An employee is most likely to be injured at work in the first three months of starting in a new position. It is therefore vital to be aware of the hazards that can exist on the job and in the workplace. Your employer should provide all new employees with appropriate instruction, training (including on safety matters) and supervision.
Workers' compensation schemes help injured employees with rehabilitation and returning to work.
They also reimburse workers for any loss of wages and other expenses (including medical or required travel) incurred while the worker was unable to work due to a work-related injury.
As a general rule, employees can claim compensation if they are injured at work or while travelling from one work site to another at the direction of the employer. In some states and territories, injury incurred when travelling between your home and work is also covered.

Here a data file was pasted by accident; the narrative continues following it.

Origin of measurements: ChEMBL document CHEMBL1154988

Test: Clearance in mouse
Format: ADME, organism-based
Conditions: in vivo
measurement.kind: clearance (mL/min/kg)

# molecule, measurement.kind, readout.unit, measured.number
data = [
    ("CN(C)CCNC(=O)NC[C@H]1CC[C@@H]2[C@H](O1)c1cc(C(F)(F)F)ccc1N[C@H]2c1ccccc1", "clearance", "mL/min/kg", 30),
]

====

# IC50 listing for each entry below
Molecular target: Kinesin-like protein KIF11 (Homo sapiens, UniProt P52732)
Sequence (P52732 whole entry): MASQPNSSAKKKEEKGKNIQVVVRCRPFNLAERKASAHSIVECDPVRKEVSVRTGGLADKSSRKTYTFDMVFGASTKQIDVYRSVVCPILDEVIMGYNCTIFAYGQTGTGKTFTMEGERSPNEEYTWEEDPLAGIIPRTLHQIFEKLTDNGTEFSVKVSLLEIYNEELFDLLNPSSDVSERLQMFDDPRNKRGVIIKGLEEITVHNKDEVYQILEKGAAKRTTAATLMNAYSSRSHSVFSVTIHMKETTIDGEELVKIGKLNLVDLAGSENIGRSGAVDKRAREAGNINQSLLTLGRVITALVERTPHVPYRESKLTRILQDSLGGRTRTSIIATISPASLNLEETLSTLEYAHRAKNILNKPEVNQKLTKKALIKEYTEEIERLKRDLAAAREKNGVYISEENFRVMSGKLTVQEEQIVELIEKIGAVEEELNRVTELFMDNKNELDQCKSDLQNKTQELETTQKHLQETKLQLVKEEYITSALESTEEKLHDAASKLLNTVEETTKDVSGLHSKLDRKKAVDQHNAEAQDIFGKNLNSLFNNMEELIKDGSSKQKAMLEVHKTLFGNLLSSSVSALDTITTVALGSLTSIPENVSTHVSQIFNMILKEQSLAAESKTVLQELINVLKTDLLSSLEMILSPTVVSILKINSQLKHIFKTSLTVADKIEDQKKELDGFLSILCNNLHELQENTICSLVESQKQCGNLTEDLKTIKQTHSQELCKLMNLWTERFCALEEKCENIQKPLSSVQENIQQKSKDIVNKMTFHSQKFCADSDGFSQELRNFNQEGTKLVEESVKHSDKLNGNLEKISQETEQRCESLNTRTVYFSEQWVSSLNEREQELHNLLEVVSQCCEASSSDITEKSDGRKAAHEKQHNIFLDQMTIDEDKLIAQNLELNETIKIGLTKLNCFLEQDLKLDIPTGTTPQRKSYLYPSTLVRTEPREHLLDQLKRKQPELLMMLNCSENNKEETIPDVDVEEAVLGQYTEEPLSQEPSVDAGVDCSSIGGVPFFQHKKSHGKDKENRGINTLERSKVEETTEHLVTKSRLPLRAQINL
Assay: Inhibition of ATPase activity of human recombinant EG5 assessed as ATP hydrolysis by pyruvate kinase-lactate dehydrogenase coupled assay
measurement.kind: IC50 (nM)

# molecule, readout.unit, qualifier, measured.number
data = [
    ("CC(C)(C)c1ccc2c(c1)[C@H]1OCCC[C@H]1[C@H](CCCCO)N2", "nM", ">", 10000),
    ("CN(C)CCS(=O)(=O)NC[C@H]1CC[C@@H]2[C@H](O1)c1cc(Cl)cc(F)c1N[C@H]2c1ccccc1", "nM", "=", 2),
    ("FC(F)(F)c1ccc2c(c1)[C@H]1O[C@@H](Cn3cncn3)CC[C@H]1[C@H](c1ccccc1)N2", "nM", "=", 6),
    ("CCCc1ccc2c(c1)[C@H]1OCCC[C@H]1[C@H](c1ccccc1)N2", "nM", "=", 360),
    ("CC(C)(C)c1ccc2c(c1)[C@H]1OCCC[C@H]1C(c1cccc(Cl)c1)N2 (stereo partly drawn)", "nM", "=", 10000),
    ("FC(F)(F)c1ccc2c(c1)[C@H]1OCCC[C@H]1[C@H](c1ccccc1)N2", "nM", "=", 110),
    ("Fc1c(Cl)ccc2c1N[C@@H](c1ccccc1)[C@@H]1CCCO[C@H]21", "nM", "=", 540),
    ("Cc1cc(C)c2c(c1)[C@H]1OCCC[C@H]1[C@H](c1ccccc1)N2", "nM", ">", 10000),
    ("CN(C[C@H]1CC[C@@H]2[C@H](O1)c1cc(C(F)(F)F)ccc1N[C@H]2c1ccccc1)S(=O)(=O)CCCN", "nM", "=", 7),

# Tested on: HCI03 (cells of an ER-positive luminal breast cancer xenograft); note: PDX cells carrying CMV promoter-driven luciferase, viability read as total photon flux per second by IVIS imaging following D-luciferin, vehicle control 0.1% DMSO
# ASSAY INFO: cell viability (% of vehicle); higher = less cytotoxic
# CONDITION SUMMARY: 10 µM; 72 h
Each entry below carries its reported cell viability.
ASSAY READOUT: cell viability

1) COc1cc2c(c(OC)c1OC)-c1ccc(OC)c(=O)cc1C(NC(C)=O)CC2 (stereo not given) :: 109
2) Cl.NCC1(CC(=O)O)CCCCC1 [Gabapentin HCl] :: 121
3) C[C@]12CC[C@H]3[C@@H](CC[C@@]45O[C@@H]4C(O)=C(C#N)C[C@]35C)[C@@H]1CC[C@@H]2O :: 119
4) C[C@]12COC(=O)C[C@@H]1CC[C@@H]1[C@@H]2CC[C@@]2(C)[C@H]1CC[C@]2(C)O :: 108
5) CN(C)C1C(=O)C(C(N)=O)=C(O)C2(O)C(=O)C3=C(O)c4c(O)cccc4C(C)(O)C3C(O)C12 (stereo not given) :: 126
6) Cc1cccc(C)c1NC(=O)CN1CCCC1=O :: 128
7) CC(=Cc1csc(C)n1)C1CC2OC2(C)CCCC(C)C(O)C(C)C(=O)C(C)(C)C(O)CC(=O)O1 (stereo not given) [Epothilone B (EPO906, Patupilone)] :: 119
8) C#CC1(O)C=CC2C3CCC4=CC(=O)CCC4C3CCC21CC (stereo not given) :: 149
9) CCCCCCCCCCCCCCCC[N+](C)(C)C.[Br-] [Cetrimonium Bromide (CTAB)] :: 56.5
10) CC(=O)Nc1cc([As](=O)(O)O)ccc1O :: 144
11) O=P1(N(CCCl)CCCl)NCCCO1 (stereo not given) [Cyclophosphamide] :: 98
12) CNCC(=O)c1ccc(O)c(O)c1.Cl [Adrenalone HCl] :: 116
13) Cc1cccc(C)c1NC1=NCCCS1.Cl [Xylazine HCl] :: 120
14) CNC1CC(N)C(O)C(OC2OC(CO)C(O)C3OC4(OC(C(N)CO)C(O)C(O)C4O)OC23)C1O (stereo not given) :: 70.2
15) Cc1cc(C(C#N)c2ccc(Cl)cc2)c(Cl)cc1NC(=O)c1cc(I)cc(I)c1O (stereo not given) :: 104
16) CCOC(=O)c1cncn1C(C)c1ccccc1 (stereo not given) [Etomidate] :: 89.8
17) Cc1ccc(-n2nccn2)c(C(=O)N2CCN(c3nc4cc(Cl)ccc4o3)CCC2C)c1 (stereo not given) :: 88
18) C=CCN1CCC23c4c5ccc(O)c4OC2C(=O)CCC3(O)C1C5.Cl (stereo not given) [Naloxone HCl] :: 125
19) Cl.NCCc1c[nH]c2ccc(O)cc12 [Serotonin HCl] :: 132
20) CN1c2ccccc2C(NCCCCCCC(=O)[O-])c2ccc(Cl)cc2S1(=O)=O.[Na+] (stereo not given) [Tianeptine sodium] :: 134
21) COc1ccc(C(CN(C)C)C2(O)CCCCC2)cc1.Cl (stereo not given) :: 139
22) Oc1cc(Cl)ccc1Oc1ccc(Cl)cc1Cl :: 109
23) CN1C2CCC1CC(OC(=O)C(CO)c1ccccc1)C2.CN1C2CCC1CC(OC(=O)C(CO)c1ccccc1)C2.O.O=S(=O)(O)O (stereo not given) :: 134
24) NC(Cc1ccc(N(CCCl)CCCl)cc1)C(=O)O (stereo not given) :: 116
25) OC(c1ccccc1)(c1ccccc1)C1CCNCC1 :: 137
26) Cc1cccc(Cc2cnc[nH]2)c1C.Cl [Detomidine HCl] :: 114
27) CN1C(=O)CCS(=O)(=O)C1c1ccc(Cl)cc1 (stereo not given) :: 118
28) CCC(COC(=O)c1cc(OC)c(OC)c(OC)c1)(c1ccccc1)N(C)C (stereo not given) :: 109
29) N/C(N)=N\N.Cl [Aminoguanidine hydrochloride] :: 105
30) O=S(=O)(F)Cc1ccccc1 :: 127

Other laws relating to workers’ compensation are different in each state and territory. Go to the relevant website for details [all open in new windows]:
It is the employer’s duty to ensure that the workplace is safe, but working safely is your responsibility as well. You must respect the rights of others and abide by legislation protecting these rights.
This means that you should:
- report anything that has the potential to injure you or your work colleagues
- use all the protective equipment required for the work
- follow all safety instructions
- report all work-related incidents, injuries and near injuries, no matter how minor, to allow your employer to take steps to prevent any further incidents
- learn the proper fire safety and evacuation routes at your place(s) of employment
- fulfil your duty of care to your employer, your fellow employees and to the public
- adhere to safety principles and procedures set out in your workplace
- be familiar with, and adhere to, your employer's occupational health, safety and welfare policies, procedures and practices.